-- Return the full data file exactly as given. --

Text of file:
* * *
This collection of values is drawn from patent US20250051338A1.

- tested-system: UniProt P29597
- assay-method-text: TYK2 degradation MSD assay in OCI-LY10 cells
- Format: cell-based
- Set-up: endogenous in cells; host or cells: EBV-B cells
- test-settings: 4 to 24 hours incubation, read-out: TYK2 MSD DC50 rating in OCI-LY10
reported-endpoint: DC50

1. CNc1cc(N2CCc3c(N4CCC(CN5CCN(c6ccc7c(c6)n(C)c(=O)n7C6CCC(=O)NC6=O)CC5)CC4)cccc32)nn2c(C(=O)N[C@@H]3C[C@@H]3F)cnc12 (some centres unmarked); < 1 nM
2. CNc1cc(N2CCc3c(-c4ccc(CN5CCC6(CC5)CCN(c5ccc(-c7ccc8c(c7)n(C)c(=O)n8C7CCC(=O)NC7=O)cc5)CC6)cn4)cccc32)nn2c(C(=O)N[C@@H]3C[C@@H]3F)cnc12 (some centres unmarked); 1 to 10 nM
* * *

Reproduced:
This collection of values is drawn from patent US20250051338A1.

- tested-system: UniProt P29597
- assay-method-text: TYK2 degradation MSD assay in OCI-LY10 cells
- Format: cell-based
- Set-up: endogenous in cells; host or cells: EBV-B cells
- test-settings: 4 to 24 hours incubation, read-out: TYK2 MSD DC50 rating in OCI-LY10
reported-endpoint: DC50

1. CNc1cc(N2CCc3c(N4CCC(CN5CCN(c6ccc7c(c6)n(C)c(=O)n7C6CCC(=O)NC6=O)CC5)CC4)cccc32)nn2c(C(=O)N[C@@H]3C[C@@H]3F)cnc12 (some centres unmarked); < 1 nM
2. CNc1cc(N2CCc3c(-c4ccc(CN5CCC6(CC5)CCN(c5ccc(-c7ccc8c(c7)n(C)c(=O)n8C7CCC(=O)NC7=O)cc5)CC6)cn4)cccc32)nn2c(C(=O)N[C@@H]3C[C@@H]3F)cnc12 (some centres unmarked); 1 to 10 nM